The bullish engulfing pattern is a reversal candlestick pattern that suggests the end of a downtrend. It presents as a large bullish candle that ‘engulfs’ the previous candle. 

Bullish Engulfing Pattern

The bullish engulfing is a significant price action signal when it occurs at key levels in the stock market. These key levels include support levels, demand zones, trend lines, etc. 

For a bullish engulfing to be valid, it should have a high volume indicated by the volume bars, and its body should completely engulf that of the previous candle. This is important to note while trading this price action signal. 

The psychology behind the formation of this pattern is the fact that buyers come in at key levels. As such, the volume of their trades increases the buying pressure and causes the bullish candle to engulf the previous candle; as a sign of strength or significant buying pressure.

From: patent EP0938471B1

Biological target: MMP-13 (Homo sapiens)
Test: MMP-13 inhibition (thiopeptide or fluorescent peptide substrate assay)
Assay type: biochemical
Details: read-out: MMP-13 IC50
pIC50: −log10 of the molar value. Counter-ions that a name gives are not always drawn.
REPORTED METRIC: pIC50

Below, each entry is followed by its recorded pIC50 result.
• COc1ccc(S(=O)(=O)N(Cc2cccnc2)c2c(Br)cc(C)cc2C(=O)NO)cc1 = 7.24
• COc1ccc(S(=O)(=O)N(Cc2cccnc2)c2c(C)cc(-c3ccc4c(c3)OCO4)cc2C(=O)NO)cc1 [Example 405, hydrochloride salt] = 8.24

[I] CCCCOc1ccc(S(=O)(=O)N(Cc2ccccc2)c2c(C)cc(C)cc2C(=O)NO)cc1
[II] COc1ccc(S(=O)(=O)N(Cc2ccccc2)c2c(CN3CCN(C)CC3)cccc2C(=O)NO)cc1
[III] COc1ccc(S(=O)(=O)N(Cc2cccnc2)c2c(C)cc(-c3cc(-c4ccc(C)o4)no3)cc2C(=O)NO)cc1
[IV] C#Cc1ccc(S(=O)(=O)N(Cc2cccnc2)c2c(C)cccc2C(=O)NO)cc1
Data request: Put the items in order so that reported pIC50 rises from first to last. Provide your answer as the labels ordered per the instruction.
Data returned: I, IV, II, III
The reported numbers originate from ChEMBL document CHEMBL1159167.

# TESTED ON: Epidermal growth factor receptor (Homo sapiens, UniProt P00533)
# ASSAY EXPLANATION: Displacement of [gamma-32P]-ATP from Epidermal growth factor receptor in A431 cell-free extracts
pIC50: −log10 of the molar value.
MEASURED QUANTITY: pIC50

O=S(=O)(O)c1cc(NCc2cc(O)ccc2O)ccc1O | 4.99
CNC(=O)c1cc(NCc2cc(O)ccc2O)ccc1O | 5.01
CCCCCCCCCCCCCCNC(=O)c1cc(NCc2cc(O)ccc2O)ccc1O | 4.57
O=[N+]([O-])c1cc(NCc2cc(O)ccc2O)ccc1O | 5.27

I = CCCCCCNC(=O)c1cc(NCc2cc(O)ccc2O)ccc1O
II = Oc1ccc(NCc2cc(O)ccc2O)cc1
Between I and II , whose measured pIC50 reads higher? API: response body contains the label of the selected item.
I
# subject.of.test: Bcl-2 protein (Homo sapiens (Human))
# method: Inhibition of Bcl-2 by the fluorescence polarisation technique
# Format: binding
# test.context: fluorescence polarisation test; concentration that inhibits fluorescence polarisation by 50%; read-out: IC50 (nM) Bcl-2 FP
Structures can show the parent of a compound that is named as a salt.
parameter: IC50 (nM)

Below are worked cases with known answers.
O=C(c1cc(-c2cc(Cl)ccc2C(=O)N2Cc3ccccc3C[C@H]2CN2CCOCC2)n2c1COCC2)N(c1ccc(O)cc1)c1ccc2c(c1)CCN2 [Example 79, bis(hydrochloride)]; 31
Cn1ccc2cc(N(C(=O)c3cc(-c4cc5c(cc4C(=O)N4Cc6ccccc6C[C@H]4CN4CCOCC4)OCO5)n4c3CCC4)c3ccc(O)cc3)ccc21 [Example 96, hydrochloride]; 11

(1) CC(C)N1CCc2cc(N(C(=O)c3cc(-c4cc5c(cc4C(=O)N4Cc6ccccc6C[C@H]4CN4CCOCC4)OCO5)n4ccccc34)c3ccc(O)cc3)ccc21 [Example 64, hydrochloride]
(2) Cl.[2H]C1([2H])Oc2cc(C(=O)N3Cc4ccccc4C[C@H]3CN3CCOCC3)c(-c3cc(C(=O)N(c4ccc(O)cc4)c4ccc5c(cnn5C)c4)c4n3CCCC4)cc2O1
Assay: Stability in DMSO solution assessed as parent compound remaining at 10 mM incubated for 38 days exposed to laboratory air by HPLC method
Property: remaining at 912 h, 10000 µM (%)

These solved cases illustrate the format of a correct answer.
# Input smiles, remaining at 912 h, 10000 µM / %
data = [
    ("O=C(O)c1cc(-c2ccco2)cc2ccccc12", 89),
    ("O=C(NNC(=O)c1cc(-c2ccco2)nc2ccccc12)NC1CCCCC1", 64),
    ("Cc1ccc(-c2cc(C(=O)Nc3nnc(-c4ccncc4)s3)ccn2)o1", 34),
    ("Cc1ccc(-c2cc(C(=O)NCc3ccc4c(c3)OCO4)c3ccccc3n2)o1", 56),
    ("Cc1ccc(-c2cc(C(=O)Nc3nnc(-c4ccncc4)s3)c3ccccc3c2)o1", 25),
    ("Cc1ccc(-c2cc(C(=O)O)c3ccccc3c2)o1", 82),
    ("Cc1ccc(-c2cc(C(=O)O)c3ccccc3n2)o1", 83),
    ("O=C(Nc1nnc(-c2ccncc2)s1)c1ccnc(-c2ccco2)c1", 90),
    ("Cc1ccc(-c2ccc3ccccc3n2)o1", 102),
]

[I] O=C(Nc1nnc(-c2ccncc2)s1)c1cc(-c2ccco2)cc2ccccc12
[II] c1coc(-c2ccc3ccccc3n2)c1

Hammer & Inverted Hammer

The hammer and inverted hammer are unique candlestick patterns that appear to be opposites but actually show a bullish reversal. 

Hammer Pattern

The hammer, as the name suggests, is shaped like a hammer. The lower part of this candle is a wick of considerable length, while the upper part is the candle body. In other words, the candlestick has a long wick and a small upper body. 

The inverted hammer is like an inverted version of the hammer. It is a candlestick with a long upper wick and a small lower body. 

While trading the hammer or inverted hammer, the type of candle body isn’t significant. This means that the hammer could close as a long wick with a small bearish body yet remain valid. To help you understand this, let’s discuss the psychology of the hammer’s formation. 

The long wick shows rejection of a key level. Rejection in stock trading is simply the inability of sellers to move prices lower. As such, buyers come in and push prices upwards, leading to a rejection and the formation of a long wick.